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PROTECTING WILDLIFE IN THE OKAVANGO DELTA
July 13, 2012
In a place where survival is determined by the cycle of dry and wet seasons, the Kalahari Desert can be a harsh place to live. Yet in spite of its extreme aridity, the Kalahari Desert is blessed with the Okavango Delta. With its plentiful supply of water allowing for diverse flora and fauna, the Delta provides refuge for a vast abundance of wildlife. But this unique and pristine ecosystem is under threat. Recent aerial studies of northern Botswana reveal a sharp decline in the Delta’s wildlife.
These losses highlight the need to better understand the Delta’s ecology and combat threats to biodiversity that will affect tourism in Botswana, an estimated US$1.62 billion dollar industry that accounts for twelve percent of the country’s GDP. In January 2012, the USAID-funded Southern Africa Regional Environmental Program (SAREP) partnered with the Botswana Department of Wildlife and National Parks (DWNP) to discuss the status of the Delta’s wildlife, leading to the development of a research and monitoring strategy for its protection.
From January 26-27, more than one hundred conservationists, local researchers and representatives came together in Maun, Botswana, to identify ways to conserve the region’s declining wildlife. “An Urgent Call to Define an Improved Adaptive Management and Research Strategy for the Okavango Delta”, provided a unique forum to discuss strategies for researching, monitoring and protecting the Delta’s wildlife losses. Attendees agreed that poaching, habitat fragmentation and changing flood regimes are partially to blame and that a more comprehensive research strategy is needed.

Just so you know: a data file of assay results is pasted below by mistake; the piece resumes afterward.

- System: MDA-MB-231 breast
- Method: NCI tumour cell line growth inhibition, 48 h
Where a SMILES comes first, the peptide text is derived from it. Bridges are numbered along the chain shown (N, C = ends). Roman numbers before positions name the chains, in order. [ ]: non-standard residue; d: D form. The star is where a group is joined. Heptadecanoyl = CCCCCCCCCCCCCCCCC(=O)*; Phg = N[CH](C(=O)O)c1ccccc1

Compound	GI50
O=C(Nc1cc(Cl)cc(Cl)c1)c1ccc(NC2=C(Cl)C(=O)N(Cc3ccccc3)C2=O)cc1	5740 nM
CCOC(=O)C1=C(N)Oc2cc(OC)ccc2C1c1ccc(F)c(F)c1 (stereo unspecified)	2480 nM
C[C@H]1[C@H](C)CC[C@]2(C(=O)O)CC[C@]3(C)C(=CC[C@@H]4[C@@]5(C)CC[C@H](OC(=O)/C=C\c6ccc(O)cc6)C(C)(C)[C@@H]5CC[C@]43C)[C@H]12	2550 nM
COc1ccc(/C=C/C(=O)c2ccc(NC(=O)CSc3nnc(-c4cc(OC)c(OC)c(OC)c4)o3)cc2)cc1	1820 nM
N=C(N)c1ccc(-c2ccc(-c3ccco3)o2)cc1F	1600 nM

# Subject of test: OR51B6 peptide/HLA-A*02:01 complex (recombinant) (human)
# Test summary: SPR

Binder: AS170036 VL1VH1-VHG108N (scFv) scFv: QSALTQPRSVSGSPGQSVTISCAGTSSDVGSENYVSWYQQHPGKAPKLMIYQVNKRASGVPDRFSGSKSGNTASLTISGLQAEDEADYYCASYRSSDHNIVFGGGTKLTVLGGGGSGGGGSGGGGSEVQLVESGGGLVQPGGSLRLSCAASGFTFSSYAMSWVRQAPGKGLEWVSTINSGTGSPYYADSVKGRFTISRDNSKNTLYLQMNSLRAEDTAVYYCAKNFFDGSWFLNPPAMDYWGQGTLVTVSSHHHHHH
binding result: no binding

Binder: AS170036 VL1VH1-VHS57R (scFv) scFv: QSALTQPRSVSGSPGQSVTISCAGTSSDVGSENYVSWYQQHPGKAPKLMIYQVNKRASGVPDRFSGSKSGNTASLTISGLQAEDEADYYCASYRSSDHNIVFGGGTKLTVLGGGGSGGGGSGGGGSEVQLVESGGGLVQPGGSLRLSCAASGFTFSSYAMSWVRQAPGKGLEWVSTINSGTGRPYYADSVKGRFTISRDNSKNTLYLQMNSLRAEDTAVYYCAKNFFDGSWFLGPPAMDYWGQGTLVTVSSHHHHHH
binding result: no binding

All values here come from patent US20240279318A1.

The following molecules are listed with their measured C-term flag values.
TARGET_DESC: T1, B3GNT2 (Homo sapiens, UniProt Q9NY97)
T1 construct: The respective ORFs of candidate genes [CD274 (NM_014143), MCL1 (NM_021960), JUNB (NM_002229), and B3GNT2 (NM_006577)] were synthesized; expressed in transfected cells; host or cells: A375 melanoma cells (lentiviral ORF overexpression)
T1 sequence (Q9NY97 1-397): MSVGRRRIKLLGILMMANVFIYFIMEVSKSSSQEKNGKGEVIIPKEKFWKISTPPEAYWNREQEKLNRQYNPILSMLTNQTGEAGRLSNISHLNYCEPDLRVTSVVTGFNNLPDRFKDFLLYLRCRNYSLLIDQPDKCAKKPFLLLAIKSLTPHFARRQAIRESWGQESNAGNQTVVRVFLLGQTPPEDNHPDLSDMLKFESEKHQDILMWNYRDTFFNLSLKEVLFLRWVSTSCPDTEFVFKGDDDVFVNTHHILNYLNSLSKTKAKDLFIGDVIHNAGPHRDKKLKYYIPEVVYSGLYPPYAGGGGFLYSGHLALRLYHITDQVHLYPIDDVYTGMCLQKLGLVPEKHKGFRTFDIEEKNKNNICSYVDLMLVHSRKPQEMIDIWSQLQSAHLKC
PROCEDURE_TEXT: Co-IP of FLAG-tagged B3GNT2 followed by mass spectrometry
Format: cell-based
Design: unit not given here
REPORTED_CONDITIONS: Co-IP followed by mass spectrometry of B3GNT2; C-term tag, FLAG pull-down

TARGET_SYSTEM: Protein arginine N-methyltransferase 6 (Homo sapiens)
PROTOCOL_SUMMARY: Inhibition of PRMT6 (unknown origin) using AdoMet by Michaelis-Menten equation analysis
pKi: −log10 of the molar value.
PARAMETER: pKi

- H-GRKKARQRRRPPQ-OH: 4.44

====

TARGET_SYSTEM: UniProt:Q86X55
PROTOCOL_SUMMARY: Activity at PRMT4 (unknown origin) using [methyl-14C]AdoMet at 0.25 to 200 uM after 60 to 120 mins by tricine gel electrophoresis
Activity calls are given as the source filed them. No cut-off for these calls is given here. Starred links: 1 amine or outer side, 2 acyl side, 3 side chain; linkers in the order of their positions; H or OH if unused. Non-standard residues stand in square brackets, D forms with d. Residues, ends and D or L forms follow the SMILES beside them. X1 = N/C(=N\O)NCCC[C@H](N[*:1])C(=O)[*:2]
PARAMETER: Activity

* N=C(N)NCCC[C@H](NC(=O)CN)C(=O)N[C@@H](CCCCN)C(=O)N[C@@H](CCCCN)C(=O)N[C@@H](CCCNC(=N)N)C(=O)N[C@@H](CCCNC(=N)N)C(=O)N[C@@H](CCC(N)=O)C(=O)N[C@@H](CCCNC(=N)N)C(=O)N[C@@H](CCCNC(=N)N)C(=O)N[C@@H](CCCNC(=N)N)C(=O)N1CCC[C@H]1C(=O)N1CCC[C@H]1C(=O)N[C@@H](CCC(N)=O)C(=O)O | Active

Chris Brooks, SAREP’s biodiversity conservation coordinator, explains, “There have been many studies of a few key species, but little information is known on how the system itself is functioning.”
To address these gaps in knowledge, two working groups generated from the conference will develop a robust research strategy and define activities to continually monitor the region’s declining wildlife. “In a couple years”, Dr. Brooks states, “these activities – by replication- will help us to understand what factors and change in the parameters of these factors are affecting or limiting wildlife numbers.” Working groups will also identify measures to address threats to wildlife, including poaching, fires and the introduction of invasive plants. To ensure that recommended conservation measures are followed the groups will weave them into the Okavango Delta Management Plan (ODMP), Botswana’s framework for governing the conservation and sustainable use of the Delta.
By uniting a body of experts with the knowledge and commitment to ensure critical actions are incorporated into national policy, the conference marked a starting point for understanding the decline in the Delta’s wildlife and a roadmap for strengthening conservation. Highlighting the need for urgent action, the conference holds promise to protect a culturally and ecologically rich resource for Southern Africa.